The reality of multiple identity formations disrupts the idealised vision within capitalist frameworks where a culture of compliance shapes autonomous individual identities. In traditional capitalist narratives, there’s often an expectation of a singular, dominant cultural paradigm that facilitates compliance with the prevailing economic system. This narrative assumes that individuals will conform to societal norms and expectations, aligning their identities with the values and behaviours conducive to capitalist productivity and consumption for accumulation of profit. However, the existence of multiple identity formations challenges this assumption. Individuals possess complex, layered identities that are shaped by a myriad of personal, cultural, and social factors. These identities may intersect and diverge in ways that resist assimilation into a singular cultural narrative. As such, attempts to enforce a homogeneous cultural identity for the sake of capitalist compliance are met with resistance and often fail to account for the diverse realities of human experience.

Moreover, the autonomy of individual identities is compromised when subjected to pressure to conform to a standardised cultural framework. Rather than freely expressing and exploring their multifaceted identities, individuals may feel compelled to suppress aspects of themselves that do not align with the dominant cultural narrative. This suppression can lead to feelings of alienation, disconnection, and even internal conflict as individuals navigate the tension between their authentic selves and the expectations imposed upon them by capitalist ideology. In essence, the existence of multiple identity formations highlights the limitations of the idealised vision of capitalism, revealing the complexities and nuances of human identity that cannot be neatly contained within a single cultural paradigm.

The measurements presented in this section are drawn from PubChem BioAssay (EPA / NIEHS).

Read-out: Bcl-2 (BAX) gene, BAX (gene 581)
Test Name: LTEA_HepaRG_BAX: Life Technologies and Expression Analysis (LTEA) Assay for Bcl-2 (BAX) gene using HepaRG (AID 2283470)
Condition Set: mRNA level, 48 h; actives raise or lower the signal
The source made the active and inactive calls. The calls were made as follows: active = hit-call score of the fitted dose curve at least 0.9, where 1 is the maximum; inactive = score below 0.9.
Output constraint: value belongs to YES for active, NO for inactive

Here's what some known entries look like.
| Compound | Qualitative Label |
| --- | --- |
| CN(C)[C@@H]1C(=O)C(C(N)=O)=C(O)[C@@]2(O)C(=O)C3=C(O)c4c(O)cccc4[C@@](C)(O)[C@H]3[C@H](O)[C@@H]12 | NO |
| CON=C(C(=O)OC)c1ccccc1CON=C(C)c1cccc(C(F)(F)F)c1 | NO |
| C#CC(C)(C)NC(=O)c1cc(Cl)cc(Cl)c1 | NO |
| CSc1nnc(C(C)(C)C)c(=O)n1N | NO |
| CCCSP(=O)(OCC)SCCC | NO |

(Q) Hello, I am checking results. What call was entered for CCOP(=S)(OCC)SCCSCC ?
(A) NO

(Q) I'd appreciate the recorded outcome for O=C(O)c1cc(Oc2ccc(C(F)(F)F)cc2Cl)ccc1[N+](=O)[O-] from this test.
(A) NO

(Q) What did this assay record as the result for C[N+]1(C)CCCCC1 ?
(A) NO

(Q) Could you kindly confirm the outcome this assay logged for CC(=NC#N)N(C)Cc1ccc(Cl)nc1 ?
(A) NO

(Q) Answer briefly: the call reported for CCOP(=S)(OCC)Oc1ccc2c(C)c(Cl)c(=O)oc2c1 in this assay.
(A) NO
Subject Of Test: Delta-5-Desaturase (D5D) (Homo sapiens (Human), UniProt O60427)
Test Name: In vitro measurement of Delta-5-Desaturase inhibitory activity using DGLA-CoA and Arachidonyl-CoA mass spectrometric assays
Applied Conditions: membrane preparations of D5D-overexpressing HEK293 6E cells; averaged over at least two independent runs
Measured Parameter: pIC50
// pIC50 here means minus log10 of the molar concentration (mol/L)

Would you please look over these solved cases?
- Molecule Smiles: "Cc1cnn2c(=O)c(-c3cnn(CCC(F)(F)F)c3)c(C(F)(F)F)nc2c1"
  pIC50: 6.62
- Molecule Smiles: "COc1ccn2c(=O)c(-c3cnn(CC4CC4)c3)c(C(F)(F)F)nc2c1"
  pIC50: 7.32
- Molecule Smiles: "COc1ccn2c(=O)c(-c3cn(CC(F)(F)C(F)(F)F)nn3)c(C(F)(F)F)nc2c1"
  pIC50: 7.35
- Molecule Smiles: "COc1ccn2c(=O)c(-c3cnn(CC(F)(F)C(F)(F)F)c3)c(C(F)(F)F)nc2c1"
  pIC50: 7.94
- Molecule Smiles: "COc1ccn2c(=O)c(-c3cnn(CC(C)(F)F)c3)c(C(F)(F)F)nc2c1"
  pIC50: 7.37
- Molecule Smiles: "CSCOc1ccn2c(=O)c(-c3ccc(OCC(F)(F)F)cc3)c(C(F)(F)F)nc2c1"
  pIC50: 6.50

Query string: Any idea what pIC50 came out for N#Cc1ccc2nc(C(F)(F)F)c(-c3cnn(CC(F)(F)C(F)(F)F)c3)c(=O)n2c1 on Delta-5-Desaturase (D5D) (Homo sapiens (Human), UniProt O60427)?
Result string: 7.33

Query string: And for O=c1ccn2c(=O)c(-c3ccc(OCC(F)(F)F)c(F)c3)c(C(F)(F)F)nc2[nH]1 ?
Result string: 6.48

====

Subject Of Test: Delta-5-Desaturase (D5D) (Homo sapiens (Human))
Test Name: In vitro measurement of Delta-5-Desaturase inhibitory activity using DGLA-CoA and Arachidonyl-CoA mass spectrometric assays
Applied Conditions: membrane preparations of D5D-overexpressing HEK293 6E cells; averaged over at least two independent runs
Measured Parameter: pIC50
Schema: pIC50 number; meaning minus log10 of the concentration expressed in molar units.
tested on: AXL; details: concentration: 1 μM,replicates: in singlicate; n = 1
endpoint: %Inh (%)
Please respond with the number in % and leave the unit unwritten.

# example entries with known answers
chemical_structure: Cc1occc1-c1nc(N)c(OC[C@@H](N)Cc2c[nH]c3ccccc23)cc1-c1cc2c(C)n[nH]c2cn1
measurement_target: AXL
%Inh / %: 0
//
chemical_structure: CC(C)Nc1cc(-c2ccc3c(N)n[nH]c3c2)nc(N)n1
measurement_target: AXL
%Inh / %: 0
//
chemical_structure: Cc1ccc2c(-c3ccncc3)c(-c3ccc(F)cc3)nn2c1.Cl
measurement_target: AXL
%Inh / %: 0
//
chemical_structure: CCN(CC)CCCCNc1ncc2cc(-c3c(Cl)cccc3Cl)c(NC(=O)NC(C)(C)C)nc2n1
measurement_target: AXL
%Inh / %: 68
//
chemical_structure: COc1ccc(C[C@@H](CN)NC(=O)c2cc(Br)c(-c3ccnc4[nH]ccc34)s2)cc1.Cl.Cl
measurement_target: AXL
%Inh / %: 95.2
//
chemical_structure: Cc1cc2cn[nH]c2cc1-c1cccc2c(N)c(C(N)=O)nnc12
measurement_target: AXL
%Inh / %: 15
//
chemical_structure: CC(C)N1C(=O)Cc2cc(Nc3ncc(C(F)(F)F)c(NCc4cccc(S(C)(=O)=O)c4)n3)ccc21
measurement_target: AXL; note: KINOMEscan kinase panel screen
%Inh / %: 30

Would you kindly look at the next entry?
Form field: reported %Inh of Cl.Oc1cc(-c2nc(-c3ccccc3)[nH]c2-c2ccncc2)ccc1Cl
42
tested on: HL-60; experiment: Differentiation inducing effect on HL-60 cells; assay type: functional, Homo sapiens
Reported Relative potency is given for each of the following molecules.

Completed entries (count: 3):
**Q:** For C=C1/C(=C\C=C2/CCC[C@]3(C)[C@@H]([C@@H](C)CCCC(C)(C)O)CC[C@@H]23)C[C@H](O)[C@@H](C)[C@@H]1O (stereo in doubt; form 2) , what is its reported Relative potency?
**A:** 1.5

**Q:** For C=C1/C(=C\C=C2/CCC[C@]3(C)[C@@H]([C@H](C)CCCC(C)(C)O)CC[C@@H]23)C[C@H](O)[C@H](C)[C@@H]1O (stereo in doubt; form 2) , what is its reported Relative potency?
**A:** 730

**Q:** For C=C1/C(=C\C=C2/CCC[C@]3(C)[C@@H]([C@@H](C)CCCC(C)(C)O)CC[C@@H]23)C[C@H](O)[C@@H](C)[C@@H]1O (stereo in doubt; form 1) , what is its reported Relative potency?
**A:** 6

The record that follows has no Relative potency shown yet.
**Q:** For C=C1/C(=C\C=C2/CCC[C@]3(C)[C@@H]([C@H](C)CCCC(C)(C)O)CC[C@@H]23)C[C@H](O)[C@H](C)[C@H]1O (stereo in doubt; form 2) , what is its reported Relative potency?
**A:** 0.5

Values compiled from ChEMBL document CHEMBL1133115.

Individuals and their identities exist within intersecting webs of multiple identities shaped by factors such as ethnicity, gender, sexuality, class, and more. These multifaceted identities resist reduction into a singular, standardised mould. Consequently, the capitalist pursuit of a monolithic society encounters resistance from the complexities of human diversity. Moreover, in the age of techno-feudalism, where power dynamics echo feudal structures with technology magnifying inequalities, the pressure for compliance intensifies. Yet, individuals with diverse identities bring with them diverse perspectives, needs, and desires, challenging the hegemony of a singular narrative or set of norms. In this context, the tension between the demands of capitalism for compliance and the reality of multiple identity formations becomes stark. Efforts to homogenise society risk marginalising and oppressing those whose identities deviate from the prescribed norm.